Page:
Bringing together four martial arts folk heroes in a time-travel adventure: it’s an idea both far-fetched and obvious – an oxymoron that Jeff vệ sinh embodies film after film. & so Kung Fu League unites Wong Fei Hung (no introduction needed), Huo Yuan Jia (most notably portrayed by Jet Li in Ronny Yu’s Fearless), his most famous student Chen Zhen (who really existed but was given a fictional heroic fate in Lo Wei’s Fist of Fury) and Ip Man (no introduction needed either, not even a discreet wikipedia link). It doesn’t matter that these grandmasters are played by their respective ‘Plan B’ actors (Vincent Zhao instead of Jet Li, Dennis khổng lồ instead of Donnie Yen, Chan Kwok Kwan instead of Bruce Lee…): the curiosity remains strong.

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Fei Yingxiong (Ashin Shu) is a clumsy, broke geek who daydreams and draws martial arts adventures, while pining hopelessly over Bao’er (Madina Memet), a colleague he’s loved for years but has never dared to court. After being humiliated in front of her by his trùm cuối (Zhang Ziwen), who also covets Bao’er, a desperate Fei invokes the help of Wong (Vincent Zhao), Huo (Andy On), Chen (Chan Kwok Kwan) và Ip (Dennis To). Somehow it works: he appears in their respective dreams, & shortly afterwards the four folk heroes find themselves transported lớn 2018. As they try khổng lồ adjust lớn the modern world & to figure out how lớn go back to lớn their time, Fei asks them to train him for a big martial arts tournament, which he intends to win, in order khổng lồ impress Bao’er & find the courage lớn confess his love lớn her.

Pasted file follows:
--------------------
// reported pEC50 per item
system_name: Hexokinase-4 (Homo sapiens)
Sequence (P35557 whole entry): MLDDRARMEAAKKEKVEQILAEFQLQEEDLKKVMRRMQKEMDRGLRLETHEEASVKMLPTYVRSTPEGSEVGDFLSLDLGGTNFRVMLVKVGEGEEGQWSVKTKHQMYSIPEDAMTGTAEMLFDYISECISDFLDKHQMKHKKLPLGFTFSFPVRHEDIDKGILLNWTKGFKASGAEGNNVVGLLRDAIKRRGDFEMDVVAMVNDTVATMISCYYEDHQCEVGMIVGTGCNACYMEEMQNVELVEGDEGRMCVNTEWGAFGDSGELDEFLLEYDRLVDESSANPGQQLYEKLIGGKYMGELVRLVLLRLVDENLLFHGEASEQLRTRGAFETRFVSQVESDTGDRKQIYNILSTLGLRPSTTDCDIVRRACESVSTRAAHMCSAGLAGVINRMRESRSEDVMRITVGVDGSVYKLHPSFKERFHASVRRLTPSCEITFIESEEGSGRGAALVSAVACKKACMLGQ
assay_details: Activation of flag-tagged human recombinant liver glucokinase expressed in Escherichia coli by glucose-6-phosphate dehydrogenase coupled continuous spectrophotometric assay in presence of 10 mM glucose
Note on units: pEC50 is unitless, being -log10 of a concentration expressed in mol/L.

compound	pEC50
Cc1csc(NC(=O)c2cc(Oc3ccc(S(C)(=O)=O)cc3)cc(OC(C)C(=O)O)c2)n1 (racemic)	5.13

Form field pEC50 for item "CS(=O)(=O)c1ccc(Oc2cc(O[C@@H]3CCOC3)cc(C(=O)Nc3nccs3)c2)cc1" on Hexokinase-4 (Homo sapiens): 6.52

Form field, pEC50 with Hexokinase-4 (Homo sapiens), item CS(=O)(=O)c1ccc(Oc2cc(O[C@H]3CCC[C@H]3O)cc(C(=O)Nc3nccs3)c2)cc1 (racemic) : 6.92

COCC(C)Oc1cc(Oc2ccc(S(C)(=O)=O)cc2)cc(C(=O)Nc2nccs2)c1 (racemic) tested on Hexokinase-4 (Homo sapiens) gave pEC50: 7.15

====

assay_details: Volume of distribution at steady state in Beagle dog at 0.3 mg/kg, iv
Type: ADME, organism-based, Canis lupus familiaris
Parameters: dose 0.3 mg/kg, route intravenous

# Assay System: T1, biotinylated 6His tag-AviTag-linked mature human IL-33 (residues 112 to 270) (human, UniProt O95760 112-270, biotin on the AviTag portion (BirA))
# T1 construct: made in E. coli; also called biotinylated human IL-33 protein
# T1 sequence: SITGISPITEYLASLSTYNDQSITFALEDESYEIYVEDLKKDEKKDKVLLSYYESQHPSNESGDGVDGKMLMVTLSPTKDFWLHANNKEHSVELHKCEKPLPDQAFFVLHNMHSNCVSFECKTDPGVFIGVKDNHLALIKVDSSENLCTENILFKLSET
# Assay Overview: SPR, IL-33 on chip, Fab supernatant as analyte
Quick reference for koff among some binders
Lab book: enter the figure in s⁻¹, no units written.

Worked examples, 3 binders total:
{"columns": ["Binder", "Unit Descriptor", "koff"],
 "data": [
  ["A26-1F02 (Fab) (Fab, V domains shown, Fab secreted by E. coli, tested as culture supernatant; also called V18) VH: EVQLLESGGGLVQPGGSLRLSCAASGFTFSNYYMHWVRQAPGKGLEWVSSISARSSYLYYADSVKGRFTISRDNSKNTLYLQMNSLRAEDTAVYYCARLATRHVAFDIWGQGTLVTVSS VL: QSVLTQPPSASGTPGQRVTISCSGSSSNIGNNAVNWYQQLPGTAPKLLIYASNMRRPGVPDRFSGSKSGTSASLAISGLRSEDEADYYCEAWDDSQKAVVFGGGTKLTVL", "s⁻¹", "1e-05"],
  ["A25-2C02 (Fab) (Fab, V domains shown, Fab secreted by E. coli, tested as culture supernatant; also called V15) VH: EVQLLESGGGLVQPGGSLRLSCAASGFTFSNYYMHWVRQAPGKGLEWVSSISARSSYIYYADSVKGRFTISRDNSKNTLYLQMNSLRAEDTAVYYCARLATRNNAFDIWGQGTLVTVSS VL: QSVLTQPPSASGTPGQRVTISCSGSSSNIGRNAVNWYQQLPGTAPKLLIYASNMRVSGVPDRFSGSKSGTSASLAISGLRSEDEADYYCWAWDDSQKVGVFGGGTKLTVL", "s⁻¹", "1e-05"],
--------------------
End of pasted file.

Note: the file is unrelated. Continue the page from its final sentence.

Kung Fu League spectacularly fails khổng lồ deliver on the promise of its silly but intriguing concept. Jeff Lau’s presence at the helm should have sounded a few alarms: indeed, the film is his usual – and by now quite tiresome – brew of Mo Lei Tau and film spoofing, with a dash of his instantly dated fascination for technology (carried over from the painful Kung Fu Cyborg: Metallic Attraction). Và despite having four martial arts icons portrayed by a talented quartet of actors, lau sidelines them at every turn in favor of Ashin Shu’s Fei Yingxiong, an unlikeable wuss whose cringe-worthy wish-fulfillment is the plot’s main focus.